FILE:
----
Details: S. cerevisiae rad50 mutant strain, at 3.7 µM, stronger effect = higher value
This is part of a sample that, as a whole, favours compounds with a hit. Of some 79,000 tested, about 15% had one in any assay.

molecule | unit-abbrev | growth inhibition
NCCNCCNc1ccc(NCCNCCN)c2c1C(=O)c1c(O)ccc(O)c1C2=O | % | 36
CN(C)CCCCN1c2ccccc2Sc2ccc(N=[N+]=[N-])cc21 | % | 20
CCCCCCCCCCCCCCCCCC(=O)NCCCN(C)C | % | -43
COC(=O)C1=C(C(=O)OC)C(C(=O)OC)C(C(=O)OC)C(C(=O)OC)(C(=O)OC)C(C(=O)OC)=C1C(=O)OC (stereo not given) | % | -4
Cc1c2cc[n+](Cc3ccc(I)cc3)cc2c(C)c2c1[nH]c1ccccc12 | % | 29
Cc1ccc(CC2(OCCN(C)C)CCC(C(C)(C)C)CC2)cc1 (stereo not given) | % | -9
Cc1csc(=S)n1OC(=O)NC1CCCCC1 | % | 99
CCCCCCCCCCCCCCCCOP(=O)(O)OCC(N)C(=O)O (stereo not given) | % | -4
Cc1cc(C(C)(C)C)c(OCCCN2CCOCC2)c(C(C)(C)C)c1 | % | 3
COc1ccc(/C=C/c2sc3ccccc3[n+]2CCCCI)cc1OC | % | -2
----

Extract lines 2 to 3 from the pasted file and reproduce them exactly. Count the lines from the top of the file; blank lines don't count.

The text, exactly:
This is part of a sample that, as a whole, favours compounds with a hit. Of some 79,000 tested, about 15% had one in any assay.

molecule | unit-abbrev | growth inhibition